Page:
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Select Resource Group or SRG is a third-party collection agency based in Charleston, SC. SRG has received consumer complaints alleging violations of the Fair Debt Collection Practices Act (FDCPA) for attempting to collect debts not owed. If you have been contacted by SRG, understand your rights and then take action.
According to the Better Business Bureau (BBB), Select Resource Group was founded and incorporated in August 2012. The BBB established its profile page a little less than a year later, in May 2013. SBuzzfile estimates SRG’s annual revenue at $151,776. Both Buzzfile and the BBB estimate that only one person works at SRG.
The website for Select Resource Group at www.selectresource.com is not in operation as of this writing. However, SRG maintains a business profile page on the LinkedIn network that describes SRG as “a financial services industry [company] that specializes in collecting accounts receivable for companies that have been denied payment for products or services rendered.”
SRG cites as its strengths “powerful performance tracking techniques and analysis tools” that deliver “significant liquidation on distressed receivables,” thereby allowing their clients to “have more time and resources to focus on the core function of their businesses.”
Although they do not mention any specific details of compliance policies or collection practices, they claim to have “over 50 years of combined experience in the collections industry” and licensure in all 50 states. Select Resource Group “regularly liquidate[s] segments of inventory that most may consider a lost cause.” SRG’s LinkedIn profile indicates a staff size of 51 to 200 employees.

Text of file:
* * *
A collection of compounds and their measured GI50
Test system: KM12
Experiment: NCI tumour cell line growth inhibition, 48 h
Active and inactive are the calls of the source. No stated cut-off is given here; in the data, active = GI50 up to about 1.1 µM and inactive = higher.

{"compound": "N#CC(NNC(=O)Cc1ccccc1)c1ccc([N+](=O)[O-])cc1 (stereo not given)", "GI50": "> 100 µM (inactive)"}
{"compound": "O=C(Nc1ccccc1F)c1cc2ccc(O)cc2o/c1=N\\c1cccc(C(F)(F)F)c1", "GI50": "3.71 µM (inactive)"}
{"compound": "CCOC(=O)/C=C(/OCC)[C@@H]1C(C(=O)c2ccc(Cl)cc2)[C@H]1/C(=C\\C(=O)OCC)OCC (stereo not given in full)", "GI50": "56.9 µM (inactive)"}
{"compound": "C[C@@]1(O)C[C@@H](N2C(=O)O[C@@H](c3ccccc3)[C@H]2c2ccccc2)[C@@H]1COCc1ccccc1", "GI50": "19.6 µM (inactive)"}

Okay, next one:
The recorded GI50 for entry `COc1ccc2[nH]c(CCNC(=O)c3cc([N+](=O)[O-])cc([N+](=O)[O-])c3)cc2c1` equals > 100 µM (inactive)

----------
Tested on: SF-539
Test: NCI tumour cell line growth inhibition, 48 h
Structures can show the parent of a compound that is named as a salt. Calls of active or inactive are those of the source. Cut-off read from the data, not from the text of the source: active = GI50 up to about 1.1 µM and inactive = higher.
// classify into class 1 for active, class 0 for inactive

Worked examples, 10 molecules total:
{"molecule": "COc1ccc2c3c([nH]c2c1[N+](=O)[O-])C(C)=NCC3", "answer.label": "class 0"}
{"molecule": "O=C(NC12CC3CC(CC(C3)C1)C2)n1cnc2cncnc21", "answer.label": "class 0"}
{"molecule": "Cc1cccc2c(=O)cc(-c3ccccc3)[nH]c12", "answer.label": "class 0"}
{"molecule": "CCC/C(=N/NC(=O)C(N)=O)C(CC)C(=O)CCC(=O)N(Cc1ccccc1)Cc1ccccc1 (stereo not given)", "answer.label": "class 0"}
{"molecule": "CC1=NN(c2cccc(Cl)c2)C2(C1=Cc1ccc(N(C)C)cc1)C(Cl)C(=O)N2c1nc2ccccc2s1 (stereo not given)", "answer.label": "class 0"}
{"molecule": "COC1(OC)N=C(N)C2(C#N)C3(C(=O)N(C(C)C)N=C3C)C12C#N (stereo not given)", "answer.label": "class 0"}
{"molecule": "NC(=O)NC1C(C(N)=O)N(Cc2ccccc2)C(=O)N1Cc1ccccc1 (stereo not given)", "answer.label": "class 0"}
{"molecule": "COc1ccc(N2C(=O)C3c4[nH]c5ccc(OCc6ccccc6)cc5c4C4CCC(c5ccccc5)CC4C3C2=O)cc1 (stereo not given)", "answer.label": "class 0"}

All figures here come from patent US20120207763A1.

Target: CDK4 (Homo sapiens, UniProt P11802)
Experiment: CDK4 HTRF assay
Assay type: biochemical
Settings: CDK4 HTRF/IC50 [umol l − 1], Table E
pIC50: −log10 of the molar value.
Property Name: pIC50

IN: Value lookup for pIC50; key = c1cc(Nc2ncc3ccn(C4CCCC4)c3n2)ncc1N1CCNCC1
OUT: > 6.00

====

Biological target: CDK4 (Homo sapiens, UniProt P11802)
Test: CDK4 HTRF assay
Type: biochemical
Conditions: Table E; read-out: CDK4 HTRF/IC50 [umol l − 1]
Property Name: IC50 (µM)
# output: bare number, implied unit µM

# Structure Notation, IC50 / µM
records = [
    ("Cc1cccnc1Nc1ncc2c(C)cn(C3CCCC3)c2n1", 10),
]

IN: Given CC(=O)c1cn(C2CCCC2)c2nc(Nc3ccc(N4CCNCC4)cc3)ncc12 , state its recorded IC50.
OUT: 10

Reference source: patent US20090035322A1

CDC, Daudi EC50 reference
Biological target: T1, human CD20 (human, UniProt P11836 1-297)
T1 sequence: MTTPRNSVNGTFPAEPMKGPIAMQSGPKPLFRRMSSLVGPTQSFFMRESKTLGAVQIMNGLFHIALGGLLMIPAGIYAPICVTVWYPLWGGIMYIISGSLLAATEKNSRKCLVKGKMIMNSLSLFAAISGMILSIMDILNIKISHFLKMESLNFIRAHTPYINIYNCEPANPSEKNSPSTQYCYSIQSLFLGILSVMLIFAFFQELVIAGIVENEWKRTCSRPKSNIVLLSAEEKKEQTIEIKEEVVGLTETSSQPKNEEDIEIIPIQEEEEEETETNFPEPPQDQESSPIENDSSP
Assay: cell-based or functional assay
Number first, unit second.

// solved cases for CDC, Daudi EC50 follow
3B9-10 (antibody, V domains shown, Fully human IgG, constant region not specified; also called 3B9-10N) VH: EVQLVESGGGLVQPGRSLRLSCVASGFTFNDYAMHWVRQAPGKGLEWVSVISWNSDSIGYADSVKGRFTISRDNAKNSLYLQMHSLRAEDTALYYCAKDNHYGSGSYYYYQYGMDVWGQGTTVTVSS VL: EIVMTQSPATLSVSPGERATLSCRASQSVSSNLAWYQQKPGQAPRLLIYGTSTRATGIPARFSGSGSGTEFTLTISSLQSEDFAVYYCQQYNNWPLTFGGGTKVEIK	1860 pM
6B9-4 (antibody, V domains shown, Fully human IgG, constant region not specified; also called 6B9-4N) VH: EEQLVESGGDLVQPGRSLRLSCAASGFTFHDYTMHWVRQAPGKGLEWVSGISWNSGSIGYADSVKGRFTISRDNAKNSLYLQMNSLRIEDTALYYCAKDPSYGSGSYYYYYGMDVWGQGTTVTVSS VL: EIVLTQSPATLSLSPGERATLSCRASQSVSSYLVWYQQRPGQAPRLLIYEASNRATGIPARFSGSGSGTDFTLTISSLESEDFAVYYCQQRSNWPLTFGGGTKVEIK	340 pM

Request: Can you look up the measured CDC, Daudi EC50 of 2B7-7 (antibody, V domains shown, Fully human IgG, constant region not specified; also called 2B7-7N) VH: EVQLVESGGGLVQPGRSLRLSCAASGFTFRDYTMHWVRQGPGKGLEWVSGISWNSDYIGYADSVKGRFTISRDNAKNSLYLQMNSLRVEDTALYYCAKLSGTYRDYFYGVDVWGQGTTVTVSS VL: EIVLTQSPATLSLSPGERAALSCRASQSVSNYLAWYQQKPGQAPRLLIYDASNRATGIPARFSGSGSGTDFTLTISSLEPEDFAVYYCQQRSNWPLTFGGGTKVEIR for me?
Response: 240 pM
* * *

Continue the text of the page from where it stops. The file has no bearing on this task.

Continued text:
As of this writing, the BBB had closed eight complaints against Select Resource Group in the previous three years, with none closed in the previous 12 months. Almost all of the complaints allege problems with billing and collections. In June 2017, the Consumer Financial Protection Bureau (CFPB) received one complaint about SRG. Justia lists at least two cases of civil litigation naming SRG as a defendant.
Absolutely. Here are some sample complaints against Select Resource Group.
Complaints against SRG show a pattern of attempts to collect debts beyond the expiration of the statute of limitations. In January 2015, a complainant indicated that the consumer had received a call form from SRG. When the representative identified himself and the reason he was calling, he indicated the debt he was trying to collect was from 18 years prior. The complainant told him that the statute of limitations had expired and refused to answer any questions. In addition, the complainant had competed a similar process ten years earlier, and was now being confronted with the same problem. In response, SRG indicated that “due to several business exchanges it is possible that a mistake could have been made by contacting you on a previous disputed account.” Furthermore, the representative stated that according to their “company policy when a complaint of this nature is received the account is placed in a ‘cease & desist’ status. We have flagged the account accordingly. It has been closed in our office and returned to our client. There will be no further contact from Select Resource Group regarding this matter.”